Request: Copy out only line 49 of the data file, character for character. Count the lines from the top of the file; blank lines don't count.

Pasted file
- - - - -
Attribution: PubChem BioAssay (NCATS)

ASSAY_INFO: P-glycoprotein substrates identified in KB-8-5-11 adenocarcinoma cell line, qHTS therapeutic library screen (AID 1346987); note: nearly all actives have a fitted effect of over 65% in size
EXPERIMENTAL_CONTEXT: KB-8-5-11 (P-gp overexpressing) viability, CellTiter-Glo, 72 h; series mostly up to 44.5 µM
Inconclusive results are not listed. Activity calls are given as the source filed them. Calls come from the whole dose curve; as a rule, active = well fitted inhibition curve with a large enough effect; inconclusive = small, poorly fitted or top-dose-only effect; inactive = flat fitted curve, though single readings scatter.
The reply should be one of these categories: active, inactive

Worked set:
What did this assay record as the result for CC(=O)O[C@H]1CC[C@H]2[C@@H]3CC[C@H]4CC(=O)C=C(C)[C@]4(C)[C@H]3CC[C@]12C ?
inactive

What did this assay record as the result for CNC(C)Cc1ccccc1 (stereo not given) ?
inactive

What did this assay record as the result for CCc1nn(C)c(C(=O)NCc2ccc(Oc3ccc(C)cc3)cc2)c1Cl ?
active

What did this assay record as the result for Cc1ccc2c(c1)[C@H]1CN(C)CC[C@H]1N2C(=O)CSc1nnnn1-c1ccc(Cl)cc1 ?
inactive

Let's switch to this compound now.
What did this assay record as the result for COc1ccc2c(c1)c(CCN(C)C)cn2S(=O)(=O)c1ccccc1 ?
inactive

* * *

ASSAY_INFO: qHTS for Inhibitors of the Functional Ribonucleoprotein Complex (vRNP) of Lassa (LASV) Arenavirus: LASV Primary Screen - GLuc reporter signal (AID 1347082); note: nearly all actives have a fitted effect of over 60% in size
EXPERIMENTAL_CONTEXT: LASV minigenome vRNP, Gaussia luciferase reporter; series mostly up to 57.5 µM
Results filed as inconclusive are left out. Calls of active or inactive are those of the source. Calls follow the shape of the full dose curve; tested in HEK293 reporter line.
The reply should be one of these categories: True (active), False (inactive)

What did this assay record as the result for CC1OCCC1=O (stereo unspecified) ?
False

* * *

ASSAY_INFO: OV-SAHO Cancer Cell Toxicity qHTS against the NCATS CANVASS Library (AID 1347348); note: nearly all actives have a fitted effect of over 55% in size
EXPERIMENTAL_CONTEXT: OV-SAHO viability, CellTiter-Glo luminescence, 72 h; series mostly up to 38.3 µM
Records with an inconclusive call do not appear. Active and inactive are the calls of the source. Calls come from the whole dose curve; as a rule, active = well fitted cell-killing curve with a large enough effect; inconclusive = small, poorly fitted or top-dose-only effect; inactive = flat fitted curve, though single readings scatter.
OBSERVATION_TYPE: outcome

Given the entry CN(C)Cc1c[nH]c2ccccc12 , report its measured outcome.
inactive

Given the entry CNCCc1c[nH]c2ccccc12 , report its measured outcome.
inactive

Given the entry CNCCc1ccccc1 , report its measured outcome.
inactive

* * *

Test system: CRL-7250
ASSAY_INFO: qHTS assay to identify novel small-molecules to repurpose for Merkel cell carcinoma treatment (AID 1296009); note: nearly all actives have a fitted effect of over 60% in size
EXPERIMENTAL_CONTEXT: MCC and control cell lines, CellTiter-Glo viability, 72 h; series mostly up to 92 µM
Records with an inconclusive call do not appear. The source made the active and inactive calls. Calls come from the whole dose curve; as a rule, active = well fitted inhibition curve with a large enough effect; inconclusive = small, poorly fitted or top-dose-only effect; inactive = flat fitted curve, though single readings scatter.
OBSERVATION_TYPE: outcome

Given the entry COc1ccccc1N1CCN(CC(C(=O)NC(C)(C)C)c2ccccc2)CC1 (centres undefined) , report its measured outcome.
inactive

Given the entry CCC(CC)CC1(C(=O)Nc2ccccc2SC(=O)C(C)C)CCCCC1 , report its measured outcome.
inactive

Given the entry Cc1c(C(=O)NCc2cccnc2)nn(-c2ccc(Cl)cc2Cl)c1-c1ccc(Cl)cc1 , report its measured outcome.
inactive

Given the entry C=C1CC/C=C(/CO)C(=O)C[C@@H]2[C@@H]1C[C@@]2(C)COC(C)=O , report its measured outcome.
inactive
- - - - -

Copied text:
inactive